Easily the worst weather day of the meet. With a 2-5 Travers favorite and REALLY HOT & HUMID weather I'm not surprised there was less than 40K in attendance.

Anonymous said...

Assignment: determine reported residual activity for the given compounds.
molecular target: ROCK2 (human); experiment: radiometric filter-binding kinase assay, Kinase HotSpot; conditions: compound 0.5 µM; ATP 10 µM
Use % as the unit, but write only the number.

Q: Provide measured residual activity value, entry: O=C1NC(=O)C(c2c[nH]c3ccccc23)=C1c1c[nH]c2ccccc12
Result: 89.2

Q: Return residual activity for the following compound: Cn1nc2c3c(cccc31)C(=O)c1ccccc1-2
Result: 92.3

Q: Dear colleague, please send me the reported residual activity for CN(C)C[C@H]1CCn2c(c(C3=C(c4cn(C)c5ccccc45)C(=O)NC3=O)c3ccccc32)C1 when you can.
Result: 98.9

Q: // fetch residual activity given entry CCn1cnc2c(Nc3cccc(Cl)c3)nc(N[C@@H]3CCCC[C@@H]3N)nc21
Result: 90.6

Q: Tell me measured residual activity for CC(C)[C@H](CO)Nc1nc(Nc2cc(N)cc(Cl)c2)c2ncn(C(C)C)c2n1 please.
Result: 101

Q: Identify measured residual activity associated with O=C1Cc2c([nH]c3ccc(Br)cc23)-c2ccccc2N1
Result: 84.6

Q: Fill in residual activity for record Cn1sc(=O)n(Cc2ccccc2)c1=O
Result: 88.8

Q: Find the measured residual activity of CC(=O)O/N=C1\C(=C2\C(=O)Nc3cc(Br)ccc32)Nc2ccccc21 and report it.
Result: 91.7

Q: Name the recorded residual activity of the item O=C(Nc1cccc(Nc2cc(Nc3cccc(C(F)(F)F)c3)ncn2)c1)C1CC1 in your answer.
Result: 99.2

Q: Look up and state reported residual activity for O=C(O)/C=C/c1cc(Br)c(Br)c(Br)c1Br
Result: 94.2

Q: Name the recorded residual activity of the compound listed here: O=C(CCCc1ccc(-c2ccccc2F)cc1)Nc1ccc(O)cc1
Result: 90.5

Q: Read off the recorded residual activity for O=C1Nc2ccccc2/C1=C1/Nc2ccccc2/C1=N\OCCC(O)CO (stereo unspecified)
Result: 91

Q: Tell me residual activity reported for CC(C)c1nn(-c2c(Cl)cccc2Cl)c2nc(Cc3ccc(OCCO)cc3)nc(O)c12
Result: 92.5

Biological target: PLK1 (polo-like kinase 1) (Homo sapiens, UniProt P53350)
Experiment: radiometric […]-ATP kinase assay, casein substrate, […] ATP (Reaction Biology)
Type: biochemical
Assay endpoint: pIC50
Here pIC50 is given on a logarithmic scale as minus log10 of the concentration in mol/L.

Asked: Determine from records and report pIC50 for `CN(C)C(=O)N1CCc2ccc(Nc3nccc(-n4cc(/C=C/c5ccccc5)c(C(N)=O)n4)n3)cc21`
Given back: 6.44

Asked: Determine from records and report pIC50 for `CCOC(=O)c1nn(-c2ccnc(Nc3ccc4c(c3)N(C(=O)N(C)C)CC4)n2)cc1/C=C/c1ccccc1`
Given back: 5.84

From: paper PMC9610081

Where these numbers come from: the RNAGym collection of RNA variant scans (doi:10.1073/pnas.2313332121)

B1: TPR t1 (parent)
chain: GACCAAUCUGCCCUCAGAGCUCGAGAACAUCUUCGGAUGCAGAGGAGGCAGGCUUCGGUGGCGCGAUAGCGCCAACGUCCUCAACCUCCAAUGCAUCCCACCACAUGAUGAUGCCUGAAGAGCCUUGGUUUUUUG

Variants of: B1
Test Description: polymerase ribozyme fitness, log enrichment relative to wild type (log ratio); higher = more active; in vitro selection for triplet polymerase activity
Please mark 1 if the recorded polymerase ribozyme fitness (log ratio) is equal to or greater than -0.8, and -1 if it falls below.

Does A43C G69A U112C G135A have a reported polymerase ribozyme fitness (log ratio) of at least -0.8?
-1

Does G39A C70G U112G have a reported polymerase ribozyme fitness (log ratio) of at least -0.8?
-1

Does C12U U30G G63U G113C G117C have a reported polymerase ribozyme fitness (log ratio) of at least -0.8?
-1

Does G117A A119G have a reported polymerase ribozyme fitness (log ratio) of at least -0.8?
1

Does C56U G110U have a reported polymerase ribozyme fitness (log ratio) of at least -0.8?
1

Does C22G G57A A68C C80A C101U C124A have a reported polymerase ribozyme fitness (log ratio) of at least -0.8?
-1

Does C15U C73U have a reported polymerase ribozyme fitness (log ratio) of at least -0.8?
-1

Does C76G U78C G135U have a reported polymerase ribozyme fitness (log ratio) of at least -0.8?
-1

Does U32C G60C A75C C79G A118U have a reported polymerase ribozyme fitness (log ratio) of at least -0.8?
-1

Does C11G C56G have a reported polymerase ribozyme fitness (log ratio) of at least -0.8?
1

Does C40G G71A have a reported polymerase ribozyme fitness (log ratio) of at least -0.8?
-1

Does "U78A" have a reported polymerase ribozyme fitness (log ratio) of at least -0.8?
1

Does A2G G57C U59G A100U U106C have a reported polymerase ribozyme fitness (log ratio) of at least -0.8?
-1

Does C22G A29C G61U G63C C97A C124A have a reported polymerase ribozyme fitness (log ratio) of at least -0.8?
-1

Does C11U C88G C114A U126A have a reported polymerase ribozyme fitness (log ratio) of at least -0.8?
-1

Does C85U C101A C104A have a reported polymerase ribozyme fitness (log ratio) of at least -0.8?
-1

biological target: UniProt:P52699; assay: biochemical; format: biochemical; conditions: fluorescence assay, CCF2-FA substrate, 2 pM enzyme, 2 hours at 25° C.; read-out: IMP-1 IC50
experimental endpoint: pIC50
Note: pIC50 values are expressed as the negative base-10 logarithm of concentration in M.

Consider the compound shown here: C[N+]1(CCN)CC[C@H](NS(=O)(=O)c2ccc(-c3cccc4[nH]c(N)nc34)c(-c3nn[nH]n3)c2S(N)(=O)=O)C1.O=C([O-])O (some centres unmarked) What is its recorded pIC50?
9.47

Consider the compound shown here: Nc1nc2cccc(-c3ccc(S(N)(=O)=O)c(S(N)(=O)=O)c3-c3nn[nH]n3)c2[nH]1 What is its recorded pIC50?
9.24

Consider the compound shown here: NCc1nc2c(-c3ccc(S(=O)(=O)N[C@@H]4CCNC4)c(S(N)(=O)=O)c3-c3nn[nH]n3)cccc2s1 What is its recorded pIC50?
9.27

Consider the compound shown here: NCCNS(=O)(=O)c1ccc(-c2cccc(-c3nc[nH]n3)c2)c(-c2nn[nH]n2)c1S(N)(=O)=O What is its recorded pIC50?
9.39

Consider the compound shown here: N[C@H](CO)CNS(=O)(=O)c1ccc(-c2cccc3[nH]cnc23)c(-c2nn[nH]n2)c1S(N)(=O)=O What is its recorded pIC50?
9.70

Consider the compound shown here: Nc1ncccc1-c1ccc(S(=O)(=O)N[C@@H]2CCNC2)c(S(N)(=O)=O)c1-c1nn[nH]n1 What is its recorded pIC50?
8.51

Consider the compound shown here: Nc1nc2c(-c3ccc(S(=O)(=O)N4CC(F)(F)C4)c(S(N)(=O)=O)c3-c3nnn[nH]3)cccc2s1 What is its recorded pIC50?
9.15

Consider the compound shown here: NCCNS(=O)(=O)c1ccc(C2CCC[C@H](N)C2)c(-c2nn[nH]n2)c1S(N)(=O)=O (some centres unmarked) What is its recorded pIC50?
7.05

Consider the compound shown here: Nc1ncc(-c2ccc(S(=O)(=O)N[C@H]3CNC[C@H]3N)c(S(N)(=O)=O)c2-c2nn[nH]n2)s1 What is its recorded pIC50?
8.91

ljk- there were a number of past Travers just as hot and humid as this year's (hot and humid is a Travers tradition) where the crowd was 50,000 and up. Of course, those crowds were all in pre-VLT's years so that undoubtedly has something to do with it. The bigger part, though, in my opinion, is this trend which has developed slowly since the advent of the Breeders Cup in 1984- a rather ominous coincidence?- and which for the past few years has b ecome clearly evident to this observer, and that is the distinct feeling that all of the big name summer and fall Grade I stakes are merely optional supporting "characters" to the big star at the end, i.e, the BC Classic. And just like the KY Derby, the argument goes that the BC Series is "good for the game" and gets people interested in racing. I disagree, and I think the last 20 years of KY Derbies and BC races prove my argument quite conclusively: The Derby and BC Series help grow the Derby, BC Series, and ever-larger stud fees for the small number of largely unproven (on the racetrack)horses who win these races- and little else. The new NY franchisee can start to reverse this trend by creatively marketing the big name Grade I NY stakes and stop playing the supporting role for the KY Derby and BC Series! Those races have gained public support only because their PR and marketing depts have relentlessly promoted them over many years, especially the Derby. The fact is that NY Grade I's are unsurpassed in historic attraction and prestige, so we can start there(as Carl Nafzger affirmed in interviews duing Travers Week). The business of racing must become very bit as competitive as the sport of racing if the industry is going to grow.